Tag: Disappointing College Graduate Employment
By Amber M. Winkler, Fordham Foundation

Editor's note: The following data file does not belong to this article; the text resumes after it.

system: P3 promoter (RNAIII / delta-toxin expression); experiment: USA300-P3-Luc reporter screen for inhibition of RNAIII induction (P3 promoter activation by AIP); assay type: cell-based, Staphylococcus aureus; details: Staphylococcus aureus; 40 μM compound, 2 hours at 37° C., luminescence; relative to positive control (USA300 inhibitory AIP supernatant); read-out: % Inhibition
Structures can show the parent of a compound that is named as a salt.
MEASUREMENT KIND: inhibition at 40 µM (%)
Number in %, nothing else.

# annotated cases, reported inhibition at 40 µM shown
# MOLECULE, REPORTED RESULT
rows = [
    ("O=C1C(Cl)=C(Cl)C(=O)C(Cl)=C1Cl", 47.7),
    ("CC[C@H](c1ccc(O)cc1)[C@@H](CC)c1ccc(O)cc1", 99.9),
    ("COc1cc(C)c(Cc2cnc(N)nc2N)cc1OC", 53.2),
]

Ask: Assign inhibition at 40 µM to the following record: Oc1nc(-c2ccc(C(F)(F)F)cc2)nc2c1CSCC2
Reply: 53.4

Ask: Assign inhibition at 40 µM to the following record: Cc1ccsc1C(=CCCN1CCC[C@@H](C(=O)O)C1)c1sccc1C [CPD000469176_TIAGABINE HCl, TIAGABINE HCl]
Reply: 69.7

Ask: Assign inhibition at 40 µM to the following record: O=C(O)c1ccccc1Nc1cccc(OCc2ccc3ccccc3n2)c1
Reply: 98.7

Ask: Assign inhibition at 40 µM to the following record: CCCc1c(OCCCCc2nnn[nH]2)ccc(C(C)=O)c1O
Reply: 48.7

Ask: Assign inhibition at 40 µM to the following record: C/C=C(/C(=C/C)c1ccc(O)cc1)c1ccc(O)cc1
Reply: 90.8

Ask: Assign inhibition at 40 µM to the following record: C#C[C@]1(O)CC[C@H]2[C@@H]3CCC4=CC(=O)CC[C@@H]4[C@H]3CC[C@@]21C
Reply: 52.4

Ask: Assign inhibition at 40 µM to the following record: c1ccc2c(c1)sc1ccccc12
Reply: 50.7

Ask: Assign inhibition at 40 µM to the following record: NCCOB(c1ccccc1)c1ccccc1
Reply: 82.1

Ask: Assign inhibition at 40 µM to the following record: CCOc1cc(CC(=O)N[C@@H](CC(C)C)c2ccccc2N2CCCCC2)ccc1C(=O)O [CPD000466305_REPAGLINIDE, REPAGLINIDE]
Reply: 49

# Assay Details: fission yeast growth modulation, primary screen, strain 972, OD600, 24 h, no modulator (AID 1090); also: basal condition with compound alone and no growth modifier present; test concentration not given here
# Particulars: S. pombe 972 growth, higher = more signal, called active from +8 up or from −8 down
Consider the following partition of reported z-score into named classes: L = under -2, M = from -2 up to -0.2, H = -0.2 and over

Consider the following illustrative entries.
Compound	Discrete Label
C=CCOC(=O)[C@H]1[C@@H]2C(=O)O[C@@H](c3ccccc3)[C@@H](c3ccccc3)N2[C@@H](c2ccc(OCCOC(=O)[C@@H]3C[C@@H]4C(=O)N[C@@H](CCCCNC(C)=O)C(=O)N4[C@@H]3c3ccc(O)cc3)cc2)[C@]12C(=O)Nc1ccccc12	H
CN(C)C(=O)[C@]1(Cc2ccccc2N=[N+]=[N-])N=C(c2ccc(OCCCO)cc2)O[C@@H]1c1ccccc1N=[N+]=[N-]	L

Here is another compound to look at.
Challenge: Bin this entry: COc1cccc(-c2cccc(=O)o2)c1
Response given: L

McKinsey’s survey of 4,900 recent graduates of two- and four-year colleges is the latest contribution to a literature of dismal news on our nation’s latest crop of young professionals. These are the top five findings: First, nearly half of all graduates from four-year colleges said that they were in jobs that did not require a four-year degree; graduates with STEM majors, however, were more likely to report the opposite. Second, a little over a third of alums of both two- and four-year colleges had regrets, reporting that they would choose a different major if they could do it all over again. What’s more, students who had majored in visual and performing arts, language, literature, and the social sciences were the most likely to wish they’d majored in something else, while health majors were the least likely. Third, university quality didn’t seem to matter much: Forty-one percent of graduates from U.S. News’s top 100 universities responded that they were not employed in the field they had hoped to enter, while 48 percent of students from other institutions conveyed the same. Fourth, the retail and restaurant industries were among the least desired fields—but ended up employing four to five times the number of graduates who had intended to enter these sectors. And fifth, liberal-arts graduates of four-year colleges fared worse than average across most measures: They tend to be lower paid, less likely to be employed full time, and less prepared for the workplace. McKinsey says that we need to do a better job of communicating job and income trends to students. True. But the evidence is also mounting that maybe college isn’t the right choice for everyone.